ZAIDO, also known as Important Day Dance, is thought to have originated in the early 8th century when the Imperial Palace’s ensemble paid a visit to Hachimantai in Akita Prefecture. After the decline in state support of Shinto temple complexes, the cast out court performers found abode in the small community, repaying their favor by teaching the locals their art. It is through this somewhat unlikely union that bugaku was preserved to this day, in the form of folk art.
Though the festival’s history is long and it has been passed down to many generations during the 1300 years of its existence, there are said to have been times when it had a difficulty surviving – during the late 18th century, it ceased to exist for almost six decades. Because of numerous cases of fire, most ancient texts concerning the ritual, as well as ancient religious imagery were destroyed, and it had no other way of surviving than through repetition based only on word-of-mouth. There is said to have also been a time when the gold leaf covered mask used for Godaison-mai was stolen, thus interrupting the sacred gathering of the four villages. It was only because of the dedication of the community and their shared spiritual beliefs that the ritual managed to survive – not unchanged, but instead taking on the unique characteristics of this northern place; something that the people of Hachimantai still take great pride in to this very day.
Before the ritual, the noshu, that is – the people performing the sacred dance – are required to undertake a very strict purification. In the longest documented cases, some of these noshu are known to have gone through 48-day long periods of complete abstinence. During these periods of religious asceticism, the participants of the ritual are prohibited from sleeping in the same room as their spouses and must avoid childbirth in their own home, as well as visiting the homes of the recently deceased. They must also not eat the meat of any animal that walks on four legs. Though currently preserved as a part of the purification ritual at only a fragment of the localities, a ritual involving the performance of mizugori (cold water ablutions) also exists.
These purification rituals still hold great importance, because it is thought that bad things would occur if the noshu were to neglect performing them. It is good to note that all of this is performed thoroughly, regardless of the fact that the place, located at the border of three prefectures – Aomori, Iwate, and Akita–can reach temperatures of -20°C in winter. From our modern society’s viewpoint, shojinkessai (self-purification) seems like a very hard thing to do.
Japan is a country surrounded by sea from all sides. That is why, a specific way of life and culture, unlike that of any other country, exist here. This, however, is not the only difference between Japan and the rest of the world. Sadly, natural disasters such as earthquakes, tsunami, typhoons, and volcanic eruptions are also much a part of the Japanese everyday life.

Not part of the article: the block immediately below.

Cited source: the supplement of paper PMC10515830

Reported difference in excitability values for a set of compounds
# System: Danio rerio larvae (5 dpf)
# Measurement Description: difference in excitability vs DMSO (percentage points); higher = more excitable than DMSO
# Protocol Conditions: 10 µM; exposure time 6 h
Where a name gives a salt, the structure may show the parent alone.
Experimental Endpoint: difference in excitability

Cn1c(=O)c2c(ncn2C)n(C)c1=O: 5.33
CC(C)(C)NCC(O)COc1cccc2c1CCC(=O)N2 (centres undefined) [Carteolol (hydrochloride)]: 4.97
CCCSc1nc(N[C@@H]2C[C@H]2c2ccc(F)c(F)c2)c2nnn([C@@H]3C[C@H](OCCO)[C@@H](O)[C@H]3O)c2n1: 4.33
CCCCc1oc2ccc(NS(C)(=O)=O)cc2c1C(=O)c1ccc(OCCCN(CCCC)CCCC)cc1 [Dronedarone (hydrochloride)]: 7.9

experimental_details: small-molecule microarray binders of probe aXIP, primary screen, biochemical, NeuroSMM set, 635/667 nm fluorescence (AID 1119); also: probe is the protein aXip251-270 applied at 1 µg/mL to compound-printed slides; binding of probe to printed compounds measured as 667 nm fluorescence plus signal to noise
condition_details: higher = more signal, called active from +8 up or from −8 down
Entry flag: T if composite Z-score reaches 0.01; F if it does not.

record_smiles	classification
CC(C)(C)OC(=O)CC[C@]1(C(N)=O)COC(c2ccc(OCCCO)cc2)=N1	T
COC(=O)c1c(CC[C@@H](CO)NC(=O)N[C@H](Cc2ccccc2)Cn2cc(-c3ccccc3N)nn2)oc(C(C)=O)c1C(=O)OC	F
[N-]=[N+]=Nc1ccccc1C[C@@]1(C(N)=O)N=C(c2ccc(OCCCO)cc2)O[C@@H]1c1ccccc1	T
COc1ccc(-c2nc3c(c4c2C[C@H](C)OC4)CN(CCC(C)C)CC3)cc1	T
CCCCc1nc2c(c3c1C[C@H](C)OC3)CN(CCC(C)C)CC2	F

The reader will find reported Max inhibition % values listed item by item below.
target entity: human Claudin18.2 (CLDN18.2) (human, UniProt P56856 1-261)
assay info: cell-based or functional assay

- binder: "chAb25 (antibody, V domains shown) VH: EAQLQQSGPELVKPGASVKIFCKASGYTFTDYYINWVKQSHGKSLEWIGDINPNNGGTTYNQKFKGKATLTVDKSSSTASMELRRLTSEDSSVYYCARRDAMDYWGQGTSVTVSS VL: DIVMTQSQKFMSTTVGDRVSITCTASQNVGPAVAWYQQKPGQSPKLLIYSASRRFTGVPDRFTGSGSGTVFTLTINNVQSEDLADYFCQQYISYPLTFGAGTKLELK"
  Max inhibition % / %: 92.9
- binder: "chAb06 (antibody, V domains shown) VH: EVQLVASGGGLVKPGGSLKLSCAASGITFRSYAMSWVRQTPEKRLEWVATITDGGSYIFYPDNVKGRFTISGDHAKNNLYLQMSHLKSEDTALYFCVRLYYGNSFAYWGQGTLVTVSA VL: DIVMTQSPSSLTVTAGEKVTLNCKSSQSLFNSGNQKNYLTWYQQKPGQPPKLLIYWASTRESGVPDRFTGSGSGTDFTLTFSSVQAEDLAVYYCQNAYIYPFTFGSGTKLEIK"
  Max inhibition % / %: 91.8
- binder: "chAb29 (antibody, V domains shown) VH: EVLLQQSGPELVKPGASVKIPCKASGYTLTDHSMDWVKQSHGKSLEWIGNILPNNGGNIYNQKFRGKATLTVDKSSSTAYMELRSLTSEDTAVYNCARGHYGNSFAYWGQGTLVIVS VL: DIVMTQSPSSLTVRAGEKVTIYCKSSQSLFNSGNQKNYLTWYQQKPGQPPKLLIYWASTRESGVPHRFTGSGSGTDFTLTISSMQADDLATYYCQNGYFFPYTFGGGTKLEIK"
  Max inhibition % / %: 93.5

These days, I fear that the culture that has been preserved and passed down from generation to generation through many sacrifices, is sadly starting to disappear. And yet, regardless of how many hardships they have to endure, how many times they have to fall down and get back up, there still exist people who are willing to continue protecting it. It is through their dedication and the great impact it left– and continues to leave – on me that I am able to find a meaning to life again.
I would like to express my greatest respect for the villagers’ love and enthusiasm for the local community, as well as my gratitude to the people of the community who treated me like family, as well as to my father, watching from Heaven.
FLUORITE FANTASIA ( LOOKING FOR MY FATHER… )
fluorite is a beautiful mineral that catches the light of our star and radiates it back in the darkness of night.
my stone was a memento from my father, glowing and enigmatic.
his death was too sudden. before we realized the cancer attacked from all directions and took him.
all i wanted was to sit down with him and talk about his experiences, ask him about the secrets he carried with him, but before i could gather my will
to do so, he was stricken mute, then disappeared into mystery.
why did i have to wait? why did i not put all my effort into living this precious time with him?
after his death I walked with tears behind my eyes and bitterness under my heart.
in the cold beautiful blue stone innumerable stars glittered and drifted. In a dream i wandered among them, searching.
when i woke up, unexpectedly i found myself in the house where he was a child. It was full of smells and sounds and familiar but cryptic and
mystical objects. His presence felt so strong that I thought his voice might come from the next room.
though i am unsure as of why, but i believed, deep inside myself, that i could meet father there. day after day, wandering around in the mystical
scenery, i looked for him.
“We all have our time machines, don’t we.
Those that take us back are memories…
And those that carry us forward, are dreams.”
Posts on Lenscratch may not be reproduced without the permission of the Lenscratch staff and the photographer.